Poor oral hygiene can lead to gum disease, a serious mouth infection that destroys the soft tissue and bone that supports your teeth. The best way to avoid gum disease is a consistent daily routine of flossing and brushing your teeth. Get answers to the most common questions on flossing, including whether you should floss before or after brushing your teeth for optimum gum health and good dental hygiene.
Why Flossing Is So Important
Most dentists recommend brushing at least twice daily or after every meal with fluoride toothpaste and flossing at least once per day. Neglecting to floss means you’re missing almost half of the surface of your teeth, according to the Australian Dental Association (ADA).
Food trapped between your teeth is a breeding ground for bacteria and promotes the development of plaque. Flossing provides numerous benefits that brushing alone can’t.
When plaque and bacteria build up between teeth along the gum line, the gum tissue becomes irritated. If left untreated, this can lead to gingivitis, a form of gum disease where the gums become red and puffy and bleed easily.
With regular flossing, your gums should stop bleeding, if they ever start. If your gums continue to bleed after prolonged best practices of good dental hygiene, you should get checked out by a dentist.
Healthy, Clean Teeth
Bacteria trapped between your teeth can weaken and destroy the tooth enamel. Without this protective layer, tooth decay can cause a cavity to form. Flossing is an essential part of your daily oral hygiene routine that helps prevent tooth decay and the unsightly appearance of dental plaque on the surface of teeth.
Reduce the Risk of Secondary Disease
In rare cases, gingivitis can enter the bloodstream and travel to other parts of the body, increasing your risk for heart disease, diabetes and respiratory illness.
A daily habit of flossing can positively impact your overall health and well-being.
How To Use Dental Floss
Proper flossing technique helps prevent bad breath by removing food particles and plaque along the gum line. Be gentle when flossing and follow this step-by-step guide. It’s as easy as 1-2-3.
Before brushing your teeth:
- Grasp a 12- to 18-inch-long (30 to 45 cm) section of dental floss or tape between your hands, leaving about two inches exposed and taut between your forefingers.
- Slip the string between your teeth and into the area between your teeth and gums as far as it will go, just slightly under the gum.
- Floss with 8 to 10 strokes up and down between each tooth to loosen and remove food and plaque. Use a new section of floss on the next spot or rinse the string on a floss pick or flossette under running water.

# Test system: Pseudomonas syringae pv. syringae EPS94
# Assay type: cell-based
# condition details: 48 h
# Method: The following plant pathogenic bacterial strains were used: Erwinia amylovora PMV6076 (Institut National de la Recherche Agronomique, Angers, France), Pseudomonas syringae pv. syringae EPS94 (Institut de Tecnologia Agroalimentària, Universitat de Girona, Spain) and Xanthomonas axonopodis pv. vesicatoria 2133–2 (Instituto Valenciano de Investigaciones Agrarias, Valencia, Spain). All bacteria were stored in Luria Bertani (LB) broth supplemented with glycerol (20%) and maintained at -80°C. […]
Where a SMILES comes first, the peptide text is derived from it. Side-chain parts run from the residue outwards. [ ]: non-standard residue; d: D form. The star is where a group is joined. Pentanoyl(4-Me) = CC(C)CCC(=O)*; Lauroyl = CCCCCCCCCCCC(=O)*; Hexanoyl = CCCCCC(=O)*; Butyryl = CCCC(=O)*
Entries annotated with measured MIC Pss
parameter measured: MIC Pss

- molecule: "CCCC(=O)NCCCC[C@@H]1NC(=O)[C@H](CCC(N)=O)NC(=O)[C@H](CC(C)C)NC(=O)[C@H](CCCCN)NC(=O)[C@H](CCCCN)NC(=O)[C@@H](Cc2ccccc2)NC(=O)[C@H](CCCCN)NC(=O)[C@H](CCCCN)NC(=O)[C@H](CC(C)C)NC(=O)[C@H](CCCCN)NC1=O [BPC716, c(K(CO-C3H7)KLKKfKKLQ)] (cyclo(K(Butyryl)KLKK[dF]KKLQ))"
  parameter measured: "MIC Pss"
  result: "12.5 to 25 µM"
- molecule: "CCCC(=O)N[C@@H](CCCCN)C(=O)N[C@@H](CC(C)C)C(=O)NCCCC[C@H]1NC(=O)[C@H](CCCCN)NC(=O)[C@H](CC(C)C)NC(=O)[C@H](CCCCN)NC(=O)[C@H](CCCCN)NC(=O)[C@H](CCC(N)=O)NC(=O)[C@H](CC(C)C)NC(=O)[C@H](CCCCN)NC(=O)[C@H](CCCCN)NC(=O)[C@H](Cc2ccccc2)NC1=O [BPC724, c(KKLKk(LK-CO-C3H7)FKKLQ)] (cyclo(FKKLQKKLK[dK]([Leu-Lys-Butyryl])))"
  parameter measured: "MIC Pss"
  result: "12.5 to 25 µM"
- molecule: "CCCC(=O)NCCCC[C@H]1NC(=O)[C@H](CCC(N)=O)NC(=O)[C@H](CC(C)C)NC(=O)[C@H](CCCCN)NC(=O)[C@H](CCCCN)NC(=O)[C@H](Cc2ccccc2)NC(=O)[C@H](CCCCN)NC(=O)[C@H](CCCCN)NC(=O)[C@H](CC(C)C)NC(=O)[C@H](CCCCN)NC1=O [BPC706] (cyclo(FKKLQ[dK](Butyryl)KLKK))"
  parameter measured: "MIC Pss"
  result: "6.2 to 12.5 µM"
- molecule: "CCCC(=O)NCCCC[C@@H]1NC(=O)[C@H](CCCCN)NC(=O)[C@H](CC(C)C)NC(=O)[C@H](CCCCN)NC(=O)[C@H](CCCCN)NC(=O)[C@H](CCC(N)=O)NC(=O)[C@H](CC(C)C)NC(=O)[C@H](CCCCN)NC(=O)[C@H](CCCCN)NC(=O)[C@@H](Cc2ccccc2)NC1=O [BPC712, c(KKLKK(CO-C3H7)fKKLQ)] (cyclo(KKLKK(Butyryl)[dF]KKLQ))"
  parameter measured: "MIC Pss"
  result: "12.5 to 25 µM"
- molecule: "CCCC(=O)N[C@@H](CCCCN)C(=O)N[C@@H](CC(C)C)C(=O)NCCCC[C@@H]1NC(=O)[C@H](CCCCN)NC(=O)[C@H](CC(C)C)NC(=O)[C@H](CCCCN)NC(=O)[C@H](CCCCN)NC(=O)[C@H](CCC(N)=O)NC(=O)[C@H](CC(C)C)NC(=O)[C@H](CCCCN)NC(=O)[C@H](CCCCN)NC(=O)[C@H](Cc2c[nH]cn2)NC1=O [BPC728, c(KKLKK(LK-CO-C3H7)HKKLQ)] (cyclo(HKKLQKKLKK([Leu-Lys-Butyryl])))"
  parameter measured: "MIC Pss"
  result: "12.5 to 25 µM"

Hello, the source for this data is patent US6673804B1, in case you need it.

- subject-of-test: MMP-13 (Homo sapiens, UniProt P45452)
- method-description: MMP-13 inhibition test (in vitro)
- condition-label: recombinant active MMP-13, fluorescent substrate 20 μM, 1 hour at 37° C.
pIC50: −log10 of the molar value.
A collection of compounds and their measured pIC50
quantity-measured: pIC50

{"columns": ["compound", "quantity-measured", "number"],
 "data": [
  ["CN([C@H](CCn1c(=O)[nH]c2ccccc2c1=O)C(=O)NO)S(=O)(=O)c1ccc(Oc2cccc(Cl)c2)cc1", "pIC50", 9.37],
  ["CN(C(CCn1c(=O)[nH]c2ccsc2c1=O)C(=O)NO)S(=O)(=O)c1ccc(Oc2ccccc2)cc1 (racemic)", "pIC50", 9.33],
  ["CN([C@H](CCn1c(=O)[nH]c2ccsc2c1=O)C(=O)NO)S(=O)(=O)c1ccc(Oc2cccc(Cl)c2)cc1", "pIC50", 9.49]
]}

Flossettes have a handle with a curve at one end that holds a small piece of floss. These tools come in handy for parents and caregivers who need to help young children, the elderly, and disabled people with good dental hygiene and fresh breath.
What’s The Best Type of Floss for Me?
A few things to consider when choosing the best type of floss to use for oral health includes whether you have braces, whether you prefer a gentler cleaning along your gums and how convenient you want your flossing routine to be.
Just like toothbrushes, dentists recommend Oral-B’s line of dental floss, which is designed to help you remove more food particles and plaque.
- Oral-B Pro-Expert Premium Floss – provides an efficient cleaning while being gentle on both the fingers and the gums.
- Oral-B Satin Tape – good for overall coverage, the wide, silky ribbon cleans well between larger gaps and hard-to-reach areas to remove plaque.
- Oral-B Super Floss – combines a stiffened end with spongy and regular floss, for better cleaning around wires, brackets and bridges.
- Water Floss – Oral-B makes a water flosser tool that provides an invigorating clean along the gum line.
So, Should I Brush or Floss First?
The ADA recommends flossing before brushing because it breaks up the plaque and food debris between your teeth and brushing afterwards helps clear it away. This is the best way to keep your teeth clean and your gums healthy.
However, the key takeaway here is to be sure you include flossing in your daily oral hygiene routine, even if you do it after brushing your teeth, as it will still be effective.
Avoid rinsing your mouth with water or even fluoride mouthwash right after brushing your teeth as this will wash away the concentrated fluoride in the toothpaste. Fluoride retention helps strengthen teeth by protecting tooth enamel.
Rinsing with mouthwash is a good idea after meals like lunch when you don’t have time to brush your teeth or after eating sugary snacks.
If you have trouble holding on to regular string floss, a flossette or water flosser might be easier for you to use. Proper cleaning between teeth and gums can help you avoid most dental problems and stop you from developing gum disease.Now that you’re aware of how much food debris, plaque, and bacteria gets left behind by just brushing your teeth alone, do you think you can afford to skip flossing or getting your teeth professionally cleaned? Book your teeth whitening consultation today.